(Formula 2)
The force F acting on a rigid body is decomposed into the force Fc occurring due to collision, and the other external force Fe, as shown in Eq. (1).
F=Fc+Fe (1)
The time differential of the translational motion amount P of a rigid body is calculated as shown in Eq. (2) using the force F acting on the rigid body.
dP/dt=F (2)
The speed v of the center of gravity is calculated from P=Mv (wherein M is the mass of the rigid body) using the translational motion amount P. When the speed v of the center of gravity is used, the time differential of the center-of-gravity position x of the rigid body is indicated by Eq. (3).
dx/dt=v (3)
(Formula 3)
The force F acting on a rigid body causes rotational motion of the rigid body, and changes the angular motion amount L. The time differential of the angular motion amount L is indicated by Eq. (4). F is the vector from the center of gravity of the rigid body to the action point of the force.
dL/dt=r×F (4)
The angular speed w is calculated by Eq. (5) using the angular motion amount L.
w=I(t)^{−1} L (5)
In Eq. (5), I(t)^{−1 }is the matrix inverse of the inertia tensor at time t. The matrix inverse I(t)^{−1 }is calculated by Eq. (6) using the matrix inverse I(0)^{−1 }of the inertia tensor I(0) of the rigid body in the initial state.
I(t)^{−1} =R(t)I(0)^{−1} R(t)^{T} (6)
In Eq. (6), R(t) and R(t)^{T }are the rotation matrix and the transposed matrix at time t. The quaternion q is updated using the angular speed w calculated by Eq. (5). The change amount dq of the quaternion is calculated from the angular speed w by Eq. (7).
dq=[cos (θ/2), a sin (θ/2)] (7)
The rotational axis a and the rotation angle θ herein are calculated by Eqs. (8) and (9).
a=w/|w| (8)
θ=|wdt| (9)
The quaternion q(t+dt) after dt is calculated by Eq. (10) using q(t) at time t and dq of Eq. (7).
q(t+dt)=dq×q(t) (10)
(2) Collision Detection Processing:
The distance between the spheres that constitute a rigid body is calculated in order to detect a collision of a rigid body. Two spheres are considered to collide when the distance between the spheres is smaller than the diameter of the spheres. In detection of collisions between numerous rigid bodies, the abovementioned distance calculation must be performed in relation to the spheres that constitute all the rigid bodies. The amount of calculation is proportional to the square of the number of spheres, and as the number of rigid bodies increases, the number of spheres increases, and the amount of calculation also increases. Therefore, in order to reduce the amount of calculation in the configuration of the collision detection processing according to the present embodiment, an imaginary space (three-dimensional data storage space in memory) in which the numerous rigid bodies exist is divided into a grid (three-dimensional space grid) referred to as “buckets (or grids),” and numerous spheres that indicate the numerous rigid bodies, respectively, are stored in the buckets. A single bucket forms a single cube, and in a case in which a three-dimensional data structure is used in which the length of one side of a bucket is the same length as the diameter of a sphere, the spheres that can potentially collide with a certain sphere i are limited to the spheres that are stored in the 3^{3 }buckets adjacent to the bucket in which the sphere i is stored. Collision detection is performed based on the construction of buckets as described above, whereby the amount of calculation is reduced, and the calculation cost can be markedly reduced. The details of bucket construction according to the present embodiment are described hereinafter.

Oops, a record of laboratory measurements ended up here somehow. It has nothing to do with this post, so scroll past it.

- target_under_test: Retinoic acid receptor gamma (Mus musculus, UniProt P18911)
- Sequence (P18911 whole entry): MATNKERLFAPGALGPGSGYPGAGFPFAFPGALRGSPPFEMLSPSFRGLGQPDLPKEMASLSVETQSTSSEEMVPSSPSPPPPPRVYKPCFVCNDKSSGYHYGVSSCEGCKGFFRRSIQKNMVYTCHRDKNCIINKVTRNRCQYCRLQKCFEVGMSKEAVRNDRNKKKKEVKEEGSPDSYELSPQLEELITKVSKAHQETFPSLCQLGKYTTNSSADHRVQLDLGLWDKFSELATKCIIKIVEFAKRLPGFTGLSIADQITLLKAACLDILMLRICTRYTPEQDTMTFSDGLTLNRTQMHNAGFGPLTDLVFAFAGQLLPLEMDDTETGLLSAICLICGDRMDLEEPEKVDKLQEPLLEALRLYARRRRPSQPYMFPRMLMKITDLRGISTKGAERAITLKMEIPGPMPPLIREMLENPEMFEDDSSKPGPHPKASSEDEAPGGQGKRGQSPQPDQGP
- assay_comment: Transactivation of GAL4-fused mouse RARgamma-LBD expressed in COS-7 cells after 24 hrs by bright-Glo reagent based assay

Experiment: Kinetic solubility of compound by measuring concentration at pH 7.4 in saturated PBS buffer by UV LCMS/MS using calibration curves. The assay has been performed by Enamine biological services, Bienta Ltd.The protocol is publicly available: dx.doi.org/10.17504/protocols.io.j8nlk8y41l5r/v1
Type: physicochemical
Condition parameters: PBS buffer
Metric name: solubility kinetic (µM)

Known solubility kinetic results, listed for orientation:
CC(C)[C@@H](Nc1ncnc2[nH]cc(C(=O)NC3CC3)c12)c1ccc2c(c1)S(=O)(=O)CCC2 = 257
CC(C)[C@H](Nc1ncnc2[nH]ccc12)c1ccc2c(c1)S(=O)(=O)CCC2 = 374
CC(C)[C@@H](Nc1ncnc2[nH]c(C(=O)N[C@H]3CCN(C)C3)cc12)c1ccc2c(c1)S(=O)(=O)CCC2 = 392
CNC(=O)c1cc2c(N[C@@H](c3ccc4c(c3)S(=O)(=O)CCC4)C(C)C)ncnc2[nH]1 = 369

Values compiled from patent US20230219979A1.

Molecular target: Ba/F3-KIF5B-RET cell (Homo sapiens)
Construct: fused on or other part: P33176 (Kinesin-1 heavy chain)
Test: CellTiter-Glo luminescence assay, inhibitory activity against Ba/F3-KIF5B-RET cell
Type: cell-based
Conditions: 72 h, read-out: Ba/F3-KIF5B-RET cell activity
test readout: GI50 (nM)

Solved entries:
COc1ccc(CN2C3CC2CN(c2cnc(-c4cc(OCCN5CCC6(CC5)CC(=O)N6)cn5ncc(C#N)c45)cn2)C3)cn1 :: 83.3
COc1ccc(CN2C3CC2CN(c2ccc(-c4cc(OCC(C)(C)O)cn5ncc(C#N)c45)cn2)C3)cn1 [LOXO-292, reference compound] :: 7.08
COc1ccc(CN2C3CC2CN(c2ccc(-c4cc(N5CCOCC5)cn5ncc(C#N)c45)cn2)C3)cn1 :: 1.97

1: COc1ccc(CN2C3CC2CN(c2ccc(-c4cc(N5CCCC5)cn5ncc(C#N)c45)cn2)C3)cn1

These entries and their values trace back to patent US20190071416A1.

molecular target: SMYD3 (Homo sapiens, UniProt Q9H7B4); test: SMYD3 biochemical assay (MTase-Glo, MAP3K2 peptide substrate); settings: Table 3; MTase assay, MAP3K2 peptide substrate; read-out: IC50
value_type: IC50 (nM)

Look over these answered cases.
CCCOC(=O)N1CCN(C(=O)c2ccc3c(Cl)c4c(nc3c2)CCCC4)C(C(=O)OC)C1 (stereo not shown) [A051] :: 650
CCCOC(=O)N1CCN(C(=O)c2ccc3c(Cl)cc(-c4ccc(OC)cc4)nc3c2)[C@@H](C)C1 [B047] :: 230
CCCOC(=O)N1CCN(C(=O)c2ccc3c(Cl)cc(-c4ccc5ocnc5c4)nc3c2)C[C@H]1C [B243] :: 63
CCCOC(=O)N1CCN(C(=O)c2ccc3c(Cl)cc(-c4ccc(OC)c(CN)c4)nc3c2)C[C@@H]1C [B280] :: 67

(3) Response Based on Collision:
In a collision response, the force applied to the sphere that constitutes a single rigid body is calculated. In the calculation of the collision force, a linear spring and dashpot used in a distinct element method are used in relation to two spheres in contact with each other. The details of the collision force calculation are shown in (Formula 4).
(Formula 4)
A repulsive force proportional to the amount of indentation, and a damping force proportional to the relative speed act on colliding spheres, wherein κ is the spring coefficient, and η is the damping coefficient. When two spheres i and j are present, and the diameter thereof is d, a collision occurs when the distance |rij| between the two spheres is smaller than d, and the force fs due to elasticity according to Eq. (11), and the damping force fd due to damping according to Eq. (12) act on the spheres.
fs=−κ(d−|rij|)rij/|rij| (11)
fd=−η(vj−vi) (12)
According to Eqs. (11) and (12), rij=ri−ri, and ri and rj are the position vectors of the spheres i, j.
The frictional force ft in the shear direction is calculated by Eq. (13) as a force proportional to the speed vt in the shear direction.
ft=κtvt (13)
The force fi acting on the sphere i is calculated by Eq. (14).
fi=fs+fd+ft (14)
The force Fc and the torque Tc acting on the rigid body due to collision are calculated by Eqs. (15) and (16), respectively, using the force fi acting on the sphere i.
In Eq. (16), r′i is the relative position vector of a sphere with respect to the center of gravity of a rigid body.
Acceleration of the method for constructing a data structure or use in the proximate particle search on the basis of using only the GPU 12 will next be described. According to the present embodiment, the abovementioned calculations relating to collisions of the numerous rigid bodies are all performed by the GPU 12. The speed of the abovementioned calculations can thereby be increased. The calculation algorithm based on the proximate particle search program 13A-1 in the GPU 12 will be described.
The data structure prepared for the abovementioned calculation algorithm will first be described.
When the calculations described above are performed by the GPU 12, the aforementioned physical quantities are stored and retained as a plurality of textures 13B-1 (shown in